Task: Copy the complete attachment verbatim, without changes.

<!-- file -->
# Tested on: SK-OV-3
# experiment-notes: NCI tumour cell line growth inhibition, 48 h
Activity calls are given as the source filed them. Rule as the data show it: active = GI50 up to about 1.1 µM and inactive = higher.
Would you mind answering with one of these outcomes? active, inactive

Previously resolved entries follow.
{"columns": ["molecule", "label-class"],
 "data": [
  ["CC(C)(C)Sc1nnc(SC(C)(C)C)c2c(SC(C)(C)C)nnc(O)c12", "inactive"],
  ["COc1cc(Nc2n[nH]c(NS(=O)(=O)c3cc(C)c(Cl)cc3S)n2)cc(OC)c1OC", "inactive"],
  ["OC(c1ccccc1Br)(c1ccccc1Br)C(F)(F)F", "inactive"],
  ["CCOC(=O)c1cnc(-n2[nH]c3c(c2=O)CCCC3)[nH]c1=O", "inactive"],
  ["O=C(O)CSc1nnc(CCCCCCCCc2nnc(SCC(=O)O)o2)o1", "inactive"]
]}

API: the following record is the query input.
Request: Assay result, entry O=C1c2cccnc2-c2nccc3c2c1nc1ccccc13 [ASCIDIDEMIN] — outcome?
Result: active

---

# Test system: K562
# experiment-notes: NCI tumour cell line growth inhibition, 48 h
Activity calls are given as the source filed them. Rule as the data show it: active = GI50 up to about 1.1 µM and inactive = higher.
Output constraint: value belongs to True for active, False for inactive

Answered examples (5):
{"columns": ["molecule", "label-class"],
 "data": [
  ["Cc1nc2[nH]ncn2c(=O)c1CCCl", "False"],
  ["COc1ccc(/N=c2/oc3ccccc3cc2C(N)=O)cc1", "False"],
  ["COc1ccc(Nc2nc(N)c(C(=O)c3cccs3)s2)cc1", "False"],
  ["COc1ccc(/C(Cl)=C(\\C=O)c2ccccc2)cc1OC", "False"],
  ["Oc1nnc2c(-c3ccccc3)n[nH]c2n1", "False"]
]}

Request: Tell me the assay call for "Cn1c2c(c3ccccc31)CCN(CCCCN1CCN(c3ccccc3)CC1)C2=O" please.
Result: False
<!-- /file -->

# Tested on: SK-OV-3
# experiment-notes: NCI tumour cell line growth inhibition, 48 h
Activity calls are given as the source filed them. Rule as the data show it: active = GI50 up to about 1.1 µM and inactive = higher.
Would you mind answering with one of these outcomes? active, inactive

Previously resolved entries follow.
{"columns": ["molecule", "label-class"],
 "data": [
  ["CC(C)(C)Sc1nnc(SC(C)(C)C)c2c(SC(C)(C)C)nnc(O)c12", "inactive"],
  ["COc1cc(Nc2n[nH]c(NS(=O)(=O)c3cc(C)c(Cl)cc3S)n2)cc(OC)c1OC", "inactive"],
  ["OC(c1ccccc1Br)(c1ccccc1Br)C(F)(F)F", "inactive"],
  ["CCOC(=O)c1cnc(-n2[nH]c3c(c2=O)CCCC3)[nH]c1=O", "inactive"],
  ["O=C(O)CSc1nnc(CCCCCCCCc2nnc(SCC(=O)O)o2)o1", "inactive"]
]}

API: the following record is the query input.
Request: Assay result, entry O=C1c2cccnc2-c2nccc3c2c1nc1ccccc13 [ASCIDIDEMIN] — outcome?
Result: active

---

# Test system: K562
# experiment-notes: NCI tumour cell line growth inhibition, 48 h
Activity calls are given as the source filed them. Rule as the data show it: active = GI50 up to about 1.1 µM and inactive = higher.
Output constraint: value belongs to True for active, False for inactive

Answered examples (5):
{"columns": ["molecule", "label-class"],
 "data": [
  ["Cc1nc2[nH]ncn2c(=O)c1CCCl", "False"],
  ["COc1ccc(/N=c2/oc3ccccc3cc2C(N)=O)cc1", "False"],
  ["COc1ccc(Nc2nc(N)c(C(=O)c3cccs3)s2)cc1", "False"],
  ["COc1ccc(/C(Cl)=C(\\C=O)c2ccccc2)cc1OC", "False"],
  ["Oc1nnc2c(-c3ccccc3)n[nH]c2n1", "False"]
]}

Request: Tell me the assay call for "Cn1c2c(c3ccccc31)CCN(CCCCN1CCN(c3ccccc3)CC1)C2=O" please.
Result: False